Next I completed the 45 inside cut and removed the top from the side panels. I then glued and screwed the vertical bracing into the side and rear panels. Then I taped off the edges and painted on three coats of slightly thinned glue on the inside of all the pieces. ( I could have used epoxy resin but I did not want to open a new can for this small project. As the glue absorbs in it has a similar effect to stiffening and hardening the panel). Then I dry fit the entire cabinet to make sure I did not make any mistakes. Yeah! it fits together. Next drill out the holes for the binding posts and screw in cup hooks to hold a piece of grill clothe to act as a support for the dacron stuffing at the correct location. Then glue up the sides and be real careful to keep it square with grain wrapping around the top and sides. Drill and route out the front baffle to accept the driver. Flare the MDF to the inside and set the driver into the front baffle by 1/8. Glue the front and rear baffles to the sides. Flip over the cabinets and glue in the port vent baffle. Route the edges flush and chamfer to reduce bulky appearance. Sand to 220 grit with a random orbital sander. Finish with three coats of Varathane natural oil sanding to 220 grit between coats, then three coats of Varathane Satin Urethane sanding to 320 between coats. Use a sprayer if you can, thin the first coat with ten % lacquer thinner to help finish penetrate and flow. Wire and install binding posts, put in grill cloth stuffing holder.
Next I had a couple of pieces of granite cut to the cabinet width and length plus a 1 shoulder all around and 1 thick. I drilled the bottom of the stone to accept a x 3/8 plug for a screw in leg. Then through drill 3/16 holes to allow anchoring screws to pull the cabinet and base together. Epoxy the plastic leg plug into the drilled holes. Finish the stone with three coats of Websheen (Xylene based concrete floor sealer, finish). Flip cabinets onto top put a bead of silicone on bottom of edge side panels and use 3 #8 screws to pull the base and cabinet together. Allow the silicone to ooze out and dry. Razor knife the excess silicone off after it dries. Flip the cabinets over and line driver inset with felt (real skinny piece, use silicone as the adhesive) Install the drivers.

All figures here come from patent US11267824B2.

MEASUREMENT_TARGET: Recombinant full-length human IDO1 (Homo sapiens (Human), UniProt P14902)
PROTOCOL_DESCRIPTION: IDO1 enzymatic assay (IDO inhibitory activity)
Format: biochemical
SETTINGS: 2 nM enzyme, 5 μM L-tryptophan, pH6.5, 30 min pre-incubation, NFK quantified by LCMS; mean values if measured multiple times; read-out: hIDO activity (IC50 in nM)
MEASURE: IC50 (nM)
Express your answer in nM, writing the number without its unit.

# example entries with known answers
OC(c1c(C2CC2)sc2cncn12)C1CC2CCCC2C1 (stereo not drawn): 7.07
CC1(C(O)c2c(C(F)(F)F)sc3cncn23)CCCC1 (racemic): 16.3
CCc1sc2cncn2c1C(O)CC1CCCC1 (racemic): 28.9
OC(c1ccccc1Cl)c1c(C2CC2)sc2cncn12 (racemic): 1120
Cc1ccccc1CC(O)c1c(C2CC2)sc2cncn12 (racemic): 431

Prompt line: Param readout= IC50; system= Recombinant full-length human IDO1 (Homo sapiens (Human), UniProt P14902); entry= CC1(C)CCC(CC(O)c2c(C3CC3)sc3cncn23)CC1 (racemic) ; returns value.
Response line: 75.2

One final coate of floor paste wax with Carnuba to finish.
Tah dah


The pathway I described worked for me. There may be other ways to do this but I know this one worked.
The stone base was a nice touch but is not really needed.

planet10 17th February 2004 09:57 PM

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Scott's speaker sans driver, more pics to follow....


planet10 18th February 2004 06:13 AM

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Another Scott ML-TL pic... this one shows the trick with the panel thickness


planet10 18th February 2004 06:15 AM

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and one showing the panel braces ... there is very little in these panels for a resonance to get a hold of.


planet10 18th February 2004 06:17 AM

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I think Scott needs some more clamps :)


planet10 18th February 2004 06:19 AM

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hopefully you can make out the flare at the back of the driver


x. onasis 18th February 2004 03:00 PM

Very, very nice Scott. You can be proud, both of your woodworking, and I'm sure, the inspiration you've given to others. I'll bet the sound you'll enjoy, will be better than your friend's who ended up buying the Sttaf speakers.